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Bruno: The Genius and the Folly

Bruno: The Folly and the Genius

by Roger Young / 13.07.2009

We’ll assume that you’ve seen Bruno by now. First off, if you’re offended by anything that happens in Bruno you are an idiot, which is kind of the point.  Secondly, what Sascha Baron Cohen is trying to do is not so much entertainment but more like activism. Stealth activism. The fact that one of the many things he deflates during the course of Bruno is celebrity activism shows either his deep dedication to, or his deep disregard for, his own message.

Essentially, one has to look at SBC’s approach as a natural extension of the Method espoused by the Strasberg studio in the fifties, an approach to acting that defined Marlon Brando’s style and much of the early careers of De Niro and Pacino. SBC has taken this much further than merely becoming a character to tell a story. He inhabits hysterical stereotypical roles in order to explore society’s perception of those stereotypes. There is a lot of “uncomfortable” comedy about these days – Ricky Gervais’s Extras and Zach Galifianakis’s talk show, Between Two Ferns, to name two.  But most of it is staged and seems to have those difficult moments as the end game. With Bruno the end game is nothing short of shokabuku, a swift spiritual kick to the head.

The character of Bruno does not represent an actual gay man, but is rather a pastiche of various preconceptions of gay men, taken to the extreme. SBC uses Bruno the Austrian fashion TV presenter’s desire for fame as a way of exploring just how far people are willing to go to get their chance at celebrity. And he does so by using Bruno as a conduit for other people to grab at stardom, from fashion models to parents to priests.  Many times during the movie we are reminded that there is a camera filming all of it, because there are many moments where people slowly realize that their boundaries are being pushed and try to shut the camera down, or try to get the camera out of the room. It may be incredibly humorous but how effective is this approach really?

Bruno: the Folly and the Genius 2

At the public screening I attended, four people walked out in the first twenty minutes. There were more to follow. SBC seems not to want to change the headspaces of those that do not get the joke, however if you get the joke your headspace does not need to be changed. This is Bruno’s central failing as a work of activism. But (mostly) he does not use his subjects as mere amusement; there seems to be a  central message that could simply be that this level of intolerance is still out there.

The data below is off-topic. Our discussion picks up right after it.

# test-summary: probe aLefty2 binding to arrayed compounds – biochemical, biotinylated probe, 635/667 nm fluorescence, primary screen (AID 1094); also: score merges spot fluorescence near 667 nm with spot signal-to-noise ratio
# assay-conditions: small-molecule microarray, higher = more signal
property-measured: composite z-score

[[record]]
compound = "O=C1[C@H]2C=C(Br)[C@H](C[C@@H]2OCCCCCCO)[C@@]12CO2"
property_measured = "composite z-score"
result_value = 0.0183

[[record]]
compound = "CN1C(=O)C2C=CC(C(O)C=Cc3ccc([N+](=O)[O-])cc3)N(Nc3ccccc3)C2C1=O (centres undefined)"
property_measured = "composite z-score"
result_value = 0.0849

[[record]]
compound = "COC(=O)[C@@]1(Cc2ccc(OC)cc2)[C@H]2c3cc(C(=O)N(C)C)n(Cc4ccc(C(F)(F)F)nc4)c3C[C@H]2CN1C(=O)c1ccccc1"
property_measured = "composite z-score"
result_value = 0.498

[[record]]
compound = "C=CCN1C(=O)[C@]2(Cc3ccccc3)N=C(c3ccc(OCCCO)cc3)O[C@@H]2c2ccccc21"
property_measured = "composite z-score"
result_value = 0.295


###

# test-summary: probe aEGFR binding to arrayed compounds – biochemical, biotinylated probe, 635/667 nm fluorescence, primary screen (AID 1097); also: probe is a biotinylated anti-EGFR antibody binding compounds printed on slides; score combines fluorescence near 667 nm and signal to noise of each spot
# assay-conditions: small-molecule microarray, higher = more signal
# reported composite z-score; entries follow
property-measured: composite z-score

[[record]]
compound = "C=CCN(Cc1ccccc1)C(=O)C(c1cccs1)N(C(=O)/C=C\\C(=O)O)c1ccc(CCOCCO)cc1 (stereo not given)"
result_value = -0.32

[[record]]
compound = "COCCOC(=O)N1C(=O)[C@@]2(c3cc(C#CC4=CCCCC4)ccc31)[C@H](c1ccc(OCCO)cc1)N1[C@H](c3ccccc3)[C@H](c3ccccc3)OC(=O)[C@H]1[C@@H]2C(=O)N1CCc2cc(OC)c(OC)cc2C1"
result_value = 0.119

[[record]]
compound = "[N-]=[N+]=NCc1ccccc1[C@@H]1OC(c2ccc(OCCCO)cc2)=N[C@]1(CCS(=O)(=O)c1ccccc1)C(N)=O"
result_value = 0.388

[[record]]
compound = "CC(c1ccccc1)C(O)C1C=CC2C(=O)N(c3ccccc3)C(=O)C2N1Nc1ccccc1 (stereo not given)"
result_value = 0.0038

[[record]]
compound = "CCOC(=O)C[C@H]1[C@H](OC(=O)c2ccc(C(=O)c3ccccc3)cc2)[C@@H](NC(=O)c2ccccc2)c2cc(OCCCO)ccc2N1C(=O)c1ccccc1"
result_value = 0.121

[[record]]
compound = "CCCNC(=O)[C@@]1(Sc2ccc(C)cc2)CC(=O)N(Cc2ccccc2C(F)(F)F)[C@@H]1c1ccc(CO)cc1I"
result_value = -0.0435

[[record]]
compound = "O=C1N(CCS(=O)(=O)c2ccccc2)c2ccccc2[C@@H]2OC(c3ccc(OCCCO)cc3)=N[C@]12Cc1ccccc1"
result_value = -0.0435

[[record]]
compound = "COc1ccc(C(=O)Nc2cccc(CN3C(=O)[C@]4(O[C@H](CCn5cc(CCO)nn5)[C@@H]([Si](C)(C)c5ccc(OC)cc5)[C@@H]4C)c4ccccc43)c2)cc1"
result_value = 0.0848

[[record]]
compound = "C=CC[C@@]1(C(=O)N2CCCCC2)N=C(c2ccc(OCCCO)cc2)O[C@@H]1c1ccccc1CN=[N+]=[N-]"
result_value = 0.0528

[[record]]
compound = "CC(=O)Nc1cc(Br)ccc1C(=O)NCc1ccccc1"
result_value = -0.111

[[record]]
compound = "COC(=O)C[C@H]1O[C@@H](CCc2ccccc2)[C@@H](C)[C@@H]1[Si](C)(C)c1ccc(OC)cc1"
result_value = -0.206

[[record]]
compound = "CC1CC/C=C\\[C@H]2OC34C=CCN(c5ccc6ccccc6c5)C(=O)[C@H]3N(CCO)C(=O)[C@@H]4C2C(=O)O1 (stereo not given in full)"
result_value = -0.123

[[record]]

It’s interesting to note that an interview with LaToya Jackson was cut from the film after her brother’s death. It would have been easy for SBC to trade on this interview to give his film more buzz. It shows that his approach is not merely shock for shock’s sake, even though there are sometimes obvious lapses from this method, and that he is not out to case harm purely for enrichment. And even though it may piss off more than enlighten its targets, that is the only because, clearly, many of his targets are beyond engaging in reasonable debate

You could consider Bruno as a deeply subversive film or merely a shock comedy that goes for laughs at any cost. The genius of SBC is that he doesn’t provide answers to these questions. And, for his amazing preparation and risk-taking, you have got to admire his balls and, of course, his talking penis.

Click here for an interview with SBC on how he got the interview with a terrorist.

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  1. Miles says:


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  2. Anonymous says:

    is it just me or does bruno look a lot like andy davis in that photo?

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  3. Graeme Feltham says:

    Do you mean the flaring nostrils?

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  4. Paul Blom says:

    Bruno was not only hilarious, but as social commentary (like Borat) quite revealing, reminding us of what we already know about American society – eg. one of the biggest shockers is not Bruno’s dildo exercise bike, but the backstage parents who OK the most outrageous conditions their kids will be exposed to in Bruno’s baby photo shoot.

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  5. Graeme Feltham says:

    i dunno, hey, zeno. skiem its lekker to just pluck to the ou and his gedagtes. dunno about conversions and the converted and the doffies just know another sharp ou once said when they said repent, i wonder what they meant

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  6. Anonymous says:

    it’s more the facial structure, outfit and that cat claw that give him away…

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  7. Tara says:

    The thing about SBC is that he doesnt merely touch on and objectify Society’s prejudices and follies, he climbs into (and onto them) and is brazen enough to break them open from the inside (even if it is sometimes through the action of rubbing himself up against them). What impresses the most is that through all his crazed searching for fame – when he succeeds in creating a gravitational pull, those chairs that people throw still miss him.

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  8. The Oracle says:

    Is Bruno completely queer or what ????

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  9. Talibun says:

    Fuckin loved it.
    I know and have lived with many a queer.
    He is a little camp and OTT reminds me of club Therapy.
    But the talking penis genius! Loved that ( So Funny)

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